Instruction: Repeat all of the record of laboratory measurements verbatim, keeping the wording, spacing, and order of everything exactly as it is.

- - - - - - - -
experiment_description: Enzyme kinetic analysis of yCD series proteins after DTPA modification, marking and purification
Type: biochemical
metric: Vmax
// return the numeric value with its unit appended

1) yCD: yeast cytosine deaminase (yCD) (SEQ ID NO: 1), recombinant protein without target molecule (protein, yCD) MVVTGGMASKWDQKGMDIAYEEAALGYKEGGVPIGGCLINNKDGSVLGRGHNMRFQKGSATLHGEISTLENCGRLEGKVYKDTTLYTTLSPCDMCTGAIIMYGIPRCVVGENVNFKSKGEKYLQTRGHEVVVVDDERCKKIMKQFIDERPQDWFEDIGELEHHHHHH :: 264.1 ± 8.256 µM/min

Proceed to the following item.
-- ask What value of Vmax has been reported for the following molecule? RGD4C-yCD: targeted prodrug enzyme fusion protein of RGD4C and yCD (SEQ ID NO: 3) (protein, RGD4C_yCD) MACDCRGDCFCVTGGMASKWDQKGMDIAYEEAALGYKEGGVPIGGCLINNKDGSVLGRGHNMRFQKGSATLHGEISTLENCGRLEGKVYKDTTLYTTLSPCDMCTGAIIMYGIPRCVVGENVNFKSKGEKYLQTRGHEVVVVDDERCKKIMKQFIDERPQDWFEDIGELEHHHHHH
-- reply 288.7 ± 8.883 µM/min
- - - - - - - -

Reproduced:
experiment_description: Enzyme kinetic analysis of yCD series proteins after DTPA modification, marking and purification
Type: biochemical
metric: Vmax
// return the numeric value with its unit appended

1) yCD: yeast cytosine deaminase (yCD) (SEQ ID NO: 1), recombinant protein without target molecule (protein, yCD) MVVTGGMASKWDQKGMDIAYEEAALGYKEGGVPIGGCLINNKDGSVLGRGHNMRFQKGSATLHGEISTLENCGRLEGKVYKDTTLYTTLSPCDMCTGAIIMYGIPRCVVGENVNFKSKGEKYLQTRGHEVVVVDDERCKKIMKQFIDERPQDWFEDIGELEHHHHHH :: 264.1 ± 8.256 µM/min

Proceed to the following item.
-- ask What value of Vmax has been reported for the following molecule? RGD4C-yCD: targeted prodrug enzyme fusion protein of RGD4C and yCD (SEQ ID NO: 3) (protein, RGD4C_yCD) MACDCRGDCFCVTGGMASKWDQKGMDIAYEEAALGYKEGGVPIGGCLINNKDGSVLGRGHNMRFQKGSATLHGEISTLENCGRLEGKVYKDTTLYTTLSPCDMCTGAIIMYGIPRCVVGENVNFKSKGEKYLQTRGHEVVVVDDERCKKIMKQFIDERPQDWFEDIGELEHHHHHH
-- reply 288.7 ± 8.883 µM/min